This year the family is doing an additional puja for the long life of our grandmother, Rinchen Bhida’. She is 98 years old, and doing amazingly well. This is a local shaman preparing clay figurines and an altar for her special long-life ceremony.
The long life puja includes making an image of the body and face of the person receiving the blessings. They’re using special molds made of plastic and wood.
Grandmother Rinchen Bhida’ is 98 years old, and the root of the family. She is active, vital, and able to converse, that is if you speak Dzongkha. Fortunately the children translate for me. Everyone loves her and sits around her. She doesn’t walk well, but she’s wide awake and participates in every exchange.
Some of the monks prepare altar offerings of fruit. This year we bought only Bhutanese unsprayed fruits and veggies.
The monks continue chanting and drumming from 7 am to 7 pm, with breaks for meals and tea.
The monks chant to offer blessings to the family for the next year. Prayers bring financial wealth, happiness, and spiritual fulfillment for everyone. This goes on all day.
The altar room is decorated with fruits, treats, goodies, jam, money, jewels, and blessings.
The altar Torma pieces are finally finished, treats are laid out, and the ceremony begins. Everyone comes into the shrine room and does three prostrations in two directions.
Traditional gifts for the puja include rice, sweets, chocolate, and fruits. The final chant includes throwing rice on every stanza. Soon there’s rice everywhere all over the floor.
My nephew lights a pan of Ara, a homemade alcoholic booze made of wheat and rice. He passes it around for everyone to feel its blessings, and we take a little taste. Pretty yummy!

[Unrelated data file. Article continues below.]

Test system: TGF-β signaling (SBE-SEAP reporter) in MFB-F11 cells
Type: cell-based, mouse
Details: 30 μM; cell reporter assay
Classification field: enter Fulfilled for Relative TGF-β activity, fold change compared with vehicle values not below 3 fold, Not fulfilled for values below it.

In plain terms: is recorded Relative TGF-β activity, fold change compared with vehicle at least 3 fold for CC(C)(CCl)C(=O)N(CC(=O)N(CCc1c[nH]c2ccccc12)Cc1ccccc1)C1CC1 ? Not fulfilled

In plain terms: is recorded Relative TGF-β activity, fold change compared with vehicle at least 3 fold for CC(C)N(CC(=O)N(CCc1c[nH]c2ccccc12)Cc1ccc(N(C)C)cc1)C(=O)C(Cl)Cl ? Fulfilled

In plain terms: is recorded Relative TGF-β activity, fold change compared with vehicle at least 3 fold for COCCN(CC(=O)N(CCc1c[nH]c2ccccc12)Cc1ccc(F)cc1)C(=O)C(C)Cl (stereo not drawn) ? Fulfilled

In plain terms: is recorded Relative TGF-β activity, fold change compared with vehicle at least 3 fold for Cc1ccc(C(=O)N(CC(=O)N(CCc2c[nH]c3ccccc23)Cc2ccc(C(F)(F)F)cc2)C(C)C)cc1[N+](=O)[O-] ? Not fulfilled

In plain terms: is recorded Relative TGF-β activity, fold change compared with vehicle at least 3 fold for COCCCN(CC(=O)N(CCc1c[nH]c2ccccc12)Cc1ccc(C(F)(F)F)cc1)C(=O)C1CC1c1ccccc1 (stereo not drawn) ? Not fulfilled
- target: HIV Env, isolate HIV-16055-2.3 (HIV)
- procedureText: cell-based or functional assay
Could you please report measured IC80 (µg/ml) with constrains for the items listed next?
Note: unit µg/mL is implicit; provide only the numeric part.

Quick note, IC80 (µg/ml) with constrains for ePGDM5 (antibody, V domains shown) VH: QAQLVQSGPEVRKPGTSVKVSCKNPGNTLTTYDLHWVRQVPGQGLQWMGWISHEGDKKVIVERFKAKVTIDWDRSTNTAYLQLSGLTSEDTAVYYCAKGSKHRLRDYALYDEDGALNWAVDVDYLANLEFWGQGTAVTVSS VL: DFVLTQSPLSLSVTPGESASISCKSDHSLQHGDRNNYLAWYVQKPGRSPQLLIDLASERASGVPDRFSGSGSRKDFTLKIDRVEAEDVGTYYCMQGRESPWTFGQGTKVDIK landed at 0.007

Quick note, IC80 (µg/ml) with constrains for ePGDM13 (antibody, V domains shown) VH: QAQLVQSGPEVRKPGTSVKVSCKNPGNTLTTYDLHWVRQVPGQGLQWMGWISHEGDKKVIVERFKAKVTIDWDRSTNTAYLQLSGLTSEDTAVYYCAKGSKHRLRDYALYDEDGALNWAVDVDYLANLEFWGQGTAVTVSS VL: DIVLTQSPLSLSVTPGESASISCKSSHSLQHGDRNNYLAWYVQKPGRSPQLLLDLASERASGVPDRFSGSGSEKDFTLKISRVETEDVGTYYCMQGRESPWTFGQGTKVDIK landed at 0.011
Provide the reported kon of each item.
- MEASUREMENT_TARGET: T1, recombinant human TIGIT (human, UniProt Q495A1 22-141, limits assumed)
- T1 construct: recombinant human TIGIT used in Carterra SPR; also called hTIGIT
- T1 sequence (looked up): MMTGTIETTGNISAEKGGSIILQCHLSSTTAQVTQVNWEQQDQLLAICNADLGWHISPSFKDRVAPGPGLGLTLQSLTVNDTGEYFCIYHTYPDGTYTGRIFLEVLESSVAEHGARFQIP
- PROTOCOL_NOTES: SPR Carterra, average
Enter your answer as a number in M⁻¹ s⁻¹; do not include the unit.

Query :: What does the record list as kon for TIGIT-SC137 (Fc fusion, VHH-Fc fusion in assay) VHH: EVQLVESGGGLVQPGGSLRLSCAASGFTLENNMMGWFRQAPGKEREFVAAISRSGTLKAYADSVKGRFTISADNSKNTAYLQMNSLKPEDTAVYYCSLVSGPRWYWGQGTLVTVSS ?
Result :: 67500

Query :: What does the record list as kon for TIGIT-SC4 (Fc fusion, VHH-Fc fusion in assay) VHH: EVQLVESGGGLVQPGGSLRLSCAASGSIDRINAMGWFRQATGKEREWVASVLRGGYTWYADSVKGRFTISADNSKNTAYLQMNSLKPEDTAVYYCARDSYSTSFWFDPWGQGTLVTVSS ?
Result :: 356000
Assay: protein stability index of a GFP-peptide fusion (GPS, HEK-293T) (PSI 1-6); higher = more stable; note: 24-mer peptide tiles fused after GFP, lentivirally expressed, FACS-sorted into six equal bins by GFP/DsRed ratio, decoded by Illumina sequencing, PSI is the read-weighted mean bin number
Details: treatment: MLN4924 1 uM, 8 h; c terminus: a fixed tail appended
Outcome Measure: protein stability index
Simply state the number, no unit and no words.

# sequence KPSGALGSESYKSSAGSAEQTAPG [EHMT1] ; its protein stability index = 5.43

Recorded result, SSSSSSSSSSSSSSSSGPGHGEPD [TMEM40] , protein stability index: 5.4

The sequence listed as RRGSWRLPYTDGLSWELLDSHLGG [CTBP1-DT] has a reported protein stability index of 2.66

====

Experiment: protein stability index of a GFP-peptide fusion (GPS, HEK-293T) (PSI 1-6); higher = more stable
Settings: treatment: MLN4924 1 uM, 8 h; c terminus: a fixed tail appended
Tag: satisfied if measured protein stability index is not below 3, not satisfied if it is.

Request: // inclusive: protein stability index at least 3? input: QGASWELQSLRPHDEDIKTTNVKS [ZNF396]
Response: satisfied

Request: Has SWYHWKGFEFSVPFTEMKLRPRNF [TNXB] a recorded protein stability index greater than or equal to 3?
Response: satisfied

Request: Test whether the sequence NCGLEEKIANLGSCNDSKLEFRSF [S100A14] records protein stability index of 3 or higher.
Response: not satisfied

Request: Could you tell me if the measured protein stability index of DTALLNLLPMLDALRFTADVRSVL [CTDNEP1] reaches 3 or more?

After the puja my sisters Thujee Zam and Pem Lham ask for a selfie photo.
When the puja is over, it is traditional for women to offer a song and dance to the presiding Lama in the family shrine room. He sits and accepts the offering of gratitude. This dance was particularly beautiful to watch.
Near the family farm is one of Bhutan’s longest suspension bridges over the Punakha river. My sister-in-law Pem Lham and I take a walk across in the wind.
Now I’m back in Paro. I’m staying at a friend’s hotel, working on my books, preparing a video for my agent to send to prospective publishers for my six books. Today I’m working on memorizing the text. This is the backdrop we’ve chosen, the Rinpung Dzong, a 12th-century fortress and monastery. Wish me luck!
Thanks for checking in! Next week I’ll be finishing the manuscript for “Heal Your Past Lives” book, and I’ll finish the video for publishers. One step at a time. Warmest best wishes to you! Srijana